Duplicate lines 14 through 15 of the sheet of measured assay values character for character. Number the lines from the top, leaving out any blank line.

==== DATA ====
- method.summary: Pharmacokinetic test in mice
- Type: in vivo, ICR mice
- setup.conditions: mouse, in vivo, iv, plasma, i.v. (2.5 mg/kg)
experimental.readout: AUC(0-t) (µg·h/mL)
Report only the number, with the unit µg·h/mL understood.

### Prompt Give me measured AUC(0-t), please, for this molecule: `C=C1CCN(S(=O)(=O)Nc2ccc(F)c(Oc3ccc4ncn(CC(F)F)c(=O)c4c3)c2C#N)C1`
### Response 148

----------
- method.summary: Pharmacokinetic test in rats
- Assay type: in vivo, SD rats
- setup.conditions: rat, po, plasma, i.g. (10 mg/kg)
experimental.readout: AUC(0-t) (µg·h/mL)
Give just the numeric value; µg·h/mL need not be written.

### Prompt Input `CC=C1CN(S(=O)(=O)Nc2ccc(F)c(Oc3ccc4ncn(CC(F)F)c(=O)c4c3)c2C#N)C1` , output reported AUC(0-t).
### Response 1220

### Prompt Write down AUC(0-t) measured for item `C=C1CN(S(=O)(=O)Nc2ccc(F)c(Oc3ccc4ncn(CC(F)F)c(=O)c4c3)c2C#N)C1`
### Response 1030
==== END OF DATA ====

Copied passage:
### Prompt Input `CC=C1CN(S(=O)(=O)Nc2ccc(F)c(Oc3ccc4ncn(CC(F)F)c(=O)c4c3)c2C#N)C1` , output reported AUC(0-t).
### Response 1220